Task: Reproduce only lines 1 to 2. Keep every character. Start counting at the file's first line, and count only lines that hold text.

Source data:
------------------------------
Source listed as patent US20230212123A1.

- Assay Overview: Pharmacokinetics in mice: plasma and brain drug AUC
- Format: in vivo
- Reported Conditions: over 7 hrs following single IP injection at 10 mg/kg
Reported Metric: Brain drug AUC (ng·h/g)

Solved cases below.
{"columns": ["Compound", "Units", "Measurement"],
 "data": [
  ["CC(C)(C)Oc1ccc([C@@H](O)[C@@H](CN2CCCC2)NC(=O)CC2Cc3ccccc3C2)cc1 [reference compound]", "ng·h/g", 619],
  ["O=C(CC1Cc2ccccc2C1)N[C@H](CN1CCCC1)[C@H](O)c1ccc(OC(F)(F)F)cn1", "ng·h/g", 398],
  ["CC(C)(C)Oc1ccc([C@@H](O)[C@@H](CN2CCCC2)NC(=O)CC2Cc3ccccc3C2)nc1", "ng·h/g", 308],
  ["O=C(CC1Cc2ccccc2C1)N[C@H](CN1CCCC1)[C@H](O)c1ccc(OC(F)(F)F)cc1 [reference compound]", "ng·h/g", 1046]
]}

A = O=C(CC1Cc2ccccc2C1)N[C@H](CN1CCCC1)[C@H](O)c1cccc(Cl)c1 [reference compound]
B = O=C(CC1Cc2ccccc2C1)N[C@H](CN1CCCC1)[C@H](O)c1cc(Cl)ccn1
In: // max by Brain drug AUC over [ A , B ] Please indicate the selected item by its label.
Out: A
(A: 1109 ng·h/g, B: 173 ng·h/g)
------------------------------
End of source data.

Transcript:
Source listed as patent US20230212123A1.

- Assay Overview: Pharmacokinetics in mice: plasma and brain drug AUC